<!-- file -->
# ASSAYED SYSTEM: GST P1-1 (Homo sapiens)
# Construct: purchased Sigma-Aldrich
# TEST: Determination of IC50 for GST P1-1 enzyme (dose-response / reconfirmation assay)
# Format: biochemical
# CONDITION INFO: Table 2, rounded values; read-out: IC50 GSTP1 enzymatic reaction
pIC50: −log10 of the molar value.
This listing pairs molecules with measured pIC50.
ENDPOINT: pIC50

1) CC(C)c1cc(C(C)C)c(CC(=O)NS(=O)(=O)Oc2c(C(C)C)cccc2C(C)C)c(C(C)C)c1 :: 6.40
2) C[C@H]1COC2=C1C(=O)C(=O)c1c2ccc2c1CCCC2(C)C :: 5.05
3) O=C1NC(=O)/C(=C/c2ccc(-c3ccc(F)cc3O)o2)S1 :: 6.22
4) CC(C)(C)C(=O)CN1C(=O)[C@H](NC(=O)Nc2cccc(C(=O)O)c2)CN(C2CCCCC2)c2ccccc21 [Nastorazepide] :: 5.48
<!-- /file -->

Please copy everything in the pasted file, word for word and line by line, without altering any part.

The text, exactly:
# ASSAYED SYSTEM: GST P1-1 (Homo sapiens)
# Construct: purchased Sigma-Aldrich
# TEST: Determination of IC50 for GST P1-1 enzyme (dose-response / reconfirmation assay)
# Format: biochemical
# CONDITION INFO: Table 2, rounded values; read-out: IC50 GSTP1 enzymatic reaction
pIC50: −log10 of the molar value.
This listing pairs molecules with measured pIC50.
ENDPOINT: pIC50

1) CC(C)c1cc(C(C)C)c(CC(=O)NS(=O)(=O)Oc2c(C(C)C)cccc2C(C)C)c(C(C)C)c1 :: 6.40
2) C[C@H]1COC2=C1C(=O)C(=O)c1c2ccc2c1CCCC2(C)C :: 5.05
3) O=C1NC(=O)/C(=C/c2ccc(-c3ccc(F)cc3O)o2)S1 :: 6.22
4) CC(C)(C)C(=O)CN1C(=O)[C@H](NC(=O)Nc2cccc(C(=O)O)c2)CN(C2CCCCC2)c2ccccc21 [Nastorazepide] :: 5.48